Cinereous Vultures (Aegypius monachus) Zimbro and Gerês probably never crossed paths, yet they have a lot in common. After being rehabilitated in wildlife rescue centres, both have regained their freedom in Northeastern Portugal, at the heart of the Douro International Nature Park. Before releasing them, the LIFE Aegypius Return team fitted them with GPS transmitters and has been following their movements.
Where are the Cinereous Vultures released in Portugal?
Zimbro hatched in the wild in 2021 in an unknown location. Later that year, he was found weak in central Portugal and entered the Wildlife Rescue Centre in Lisbon (LXCras). It took almost one year of treatment and physiotherapy under the attentive care of the veterinary team for Zimbro to recover fully.
Rehabilitated in December 2022, he was transferred to CIARA to regain his flight practice and needed musculature. Finally, on 21 March 2023, Zimbro was released in Northeastern Portugal and shortly after flew to Spain. He has been wandering in the province of Zamora since then, slowly expanding his range every week.
Gerês hatched in 2022 and was unfortunately shot in October. He entered the wildlife rescue centre at the Veterinary Hospital of the University of Trás-os-Montes and Alto Douro (CRAS-HVUTAD) with a broken wing. After orthopaedic surgery and veterinary treatment, he was also transferred to CIARA to restore his flying skills. Gerês was released only two weeks ago, on 10 August, in the same place as Zimbro. Curiously, though, he has been intensively exploring the Nature Park but never dared to cross the Douro River towards the Spanish side! (Watch the videos of Zimbro and Gerês’ releases in the end of this article)
Even though they are both juveniles, only one year apart, Zimbro is much more confident in his flying skills, daring to travel longer distances and showing a different dispersal pattern. Gerês has only regained his freedom recently and might be cautious with new adventures. Will he remain in Portugal? Or will, eventually, follow the steps of Zimbro?
We carefully monitor the Cinereous Vultures tagged within the LIFE Aegypius Return project framework to act fast in case any of them show strange movement patterns or difficulties. This vigilance is essential when the chicks tagged in the nest fledge, as they are vulnerable and susceptible to predator attacks or flight accidents.Milene Matos, LIFE Aegypius Return Project Coordinator at VCF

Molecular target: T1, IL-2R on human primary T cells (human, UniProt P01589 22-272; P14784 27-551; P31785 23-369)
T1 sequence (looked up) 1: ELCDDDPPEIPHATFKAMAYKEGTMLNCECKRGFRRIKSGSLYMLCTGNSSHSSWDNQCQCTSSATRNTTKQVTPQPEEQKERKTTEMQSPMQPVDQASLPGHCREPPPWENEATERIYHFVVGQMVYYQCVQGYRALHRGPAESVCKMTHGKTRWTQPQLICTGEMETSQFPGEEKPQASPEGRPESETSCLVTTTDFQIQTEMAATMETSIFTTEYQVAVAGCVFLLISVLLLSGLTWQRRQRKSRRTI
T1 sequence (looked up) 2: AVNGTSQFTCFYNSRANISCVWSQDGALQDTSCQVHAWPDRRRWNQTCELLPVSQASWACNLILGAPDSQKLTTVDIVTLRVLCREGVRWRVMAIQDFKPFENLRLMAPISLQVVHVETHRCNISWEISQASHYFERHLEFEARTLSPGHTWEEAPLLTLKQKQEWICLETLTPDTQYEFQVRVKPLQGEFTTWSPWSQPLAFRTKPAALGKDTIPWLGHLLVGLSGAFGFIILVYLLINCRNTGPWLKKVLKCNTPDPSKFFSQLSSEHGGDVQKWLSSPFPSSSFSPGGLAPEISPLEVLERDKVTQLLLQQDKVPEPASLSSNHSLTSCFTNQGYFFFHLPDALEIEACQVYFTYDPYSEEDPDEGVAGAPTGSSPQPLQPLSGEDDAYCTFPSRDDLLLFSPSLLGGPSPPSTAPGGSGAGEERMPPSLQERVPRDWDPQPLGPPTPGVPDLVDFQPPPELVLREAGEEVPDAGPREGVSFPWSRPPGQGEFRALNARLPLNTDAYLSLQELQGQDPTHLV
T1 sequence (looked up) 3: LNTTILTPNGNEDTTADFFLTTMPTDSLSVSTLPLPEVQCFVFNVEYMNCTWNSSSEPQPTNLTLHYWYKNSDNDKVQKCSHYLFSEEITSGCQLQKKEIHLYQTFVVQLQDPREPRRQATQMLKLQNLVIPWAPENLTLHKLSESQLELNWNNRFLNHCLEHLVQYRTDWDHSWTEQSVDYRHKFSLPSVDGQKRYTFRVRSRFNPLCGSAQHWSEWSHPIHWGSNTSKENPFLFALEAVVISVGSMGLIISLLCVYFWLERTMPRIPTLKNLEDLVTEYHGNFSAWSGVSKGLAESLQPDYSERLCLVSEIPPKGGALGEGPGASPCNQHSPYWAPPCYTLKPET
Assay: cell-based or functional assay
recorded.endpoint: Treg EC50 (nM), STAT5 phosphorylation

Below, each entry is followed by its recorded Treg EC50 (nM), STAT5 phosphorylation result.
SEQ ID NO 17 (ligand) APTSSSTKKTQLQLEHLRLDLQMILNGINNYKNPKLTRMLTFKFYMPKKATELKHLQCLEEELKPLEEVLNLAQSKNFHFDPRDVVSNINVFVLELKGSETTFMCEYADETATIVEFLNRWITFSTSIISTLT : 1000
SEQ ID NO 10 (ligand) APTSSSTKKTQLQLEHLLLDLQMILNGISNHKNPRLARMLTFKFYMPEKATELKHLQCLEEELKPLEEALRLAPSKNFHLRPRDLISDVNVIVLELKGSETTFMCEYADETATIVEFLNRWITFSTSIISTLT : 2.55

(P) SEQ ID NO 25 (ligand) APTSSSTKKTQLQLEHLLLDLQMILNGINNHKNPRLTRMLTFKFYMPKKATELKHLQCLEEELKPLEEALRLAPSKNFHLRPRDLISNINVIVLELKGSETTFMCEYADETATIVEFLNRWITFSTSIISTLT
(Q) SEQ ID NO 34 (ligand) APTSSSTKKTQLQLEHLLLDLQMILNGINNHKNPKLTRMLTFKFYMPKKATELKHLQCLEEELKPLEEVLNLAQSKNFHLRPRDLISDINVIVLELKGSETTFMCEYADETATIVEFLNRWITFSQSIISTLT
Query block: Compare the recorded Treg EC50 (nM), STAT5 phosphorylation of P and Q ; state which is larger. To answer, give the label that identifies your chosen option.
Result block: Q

Tagging wild-hatched and recovered Cinereous Vultures in Portugal ahead of release
LIFE Aegypius Return project partners have been extensively monitoring the four breeding areas since the start of this season. After confirming the successful reproduction of the known nests and identifying some new ones, the local teams spread across the Portuguese eastern border followed from close the development of this year’s nestlings.
In total, 15 chicks were tagged and analysed in the nest, a complex task that requires several experienced professionals, including climbers, veterinarians and biologists. Some of the chicks tagged this year have already fledged, with timid flights in the vicinity of the nests. Their parents will continue to feed the chicks for the coming two months, until they are completely independent.
Apart from the wild hatchlings, individuals who enter wildlife rescue centres are also integrated in the project. So far, they have been acclimatised in CIARA, where a large flight tunnel helps them regain their flight musculature. Like Zimbro and Gerês, birds rehabilitated will be released in the Douro International Nature Park, which holds the smallest and most fragile Portuguese colony. Soon, though, a new acclimatisation aviary, exclusively for Cinereous Vultures, will be built close to the place of release, increasing the chances of the juvenile birds returning to the territory once they reach sexual maturity.
Watch the releases of Zimbro and Gerês!
The LIFE Aegypius Return
The ambitious project aims to double the Critically Endangered Cinereous Vulture breeding population in Portugal to 80 pairs in five colonies and, by doing so, downgrade its conservation status to Endangered. Running until 2027, the project seeks to improve nest availability and safety across the border between Portugal and Western Spain. 120 artificial nesting platforms will be installed, and 105 natural and artificial nests will be repaired. Threat mitigation and the increase in food availability are also being addressed by project partners, in close collaboration with key stakeholders and national authorities.
The LIFE Aegypius Return is a 3.7 million euro project, co-financed by the European Union’s LIFE Programme, whose success relies on the involvement of all relevant stakeholders and the extensive collaboration of the leading project partner, the Vulture Conservation Foundation (VCF), with all local partners: Palombar – Conservação da Natureza e do Património Rural, Herdade da Contenda, Sociedade Portuguesa para o Estudo das Aves (SPEA), Liga para a Protecção da Natureza (LPN), Associação Transumância e Natureza (ATN), Fundación Naturaleza y Hombre (FNHY), Guarda Nacional Republicana (GNR) and Associação Nacional de Proprietários Rurais Gestão Cinegética e Biodiversidade (APNC).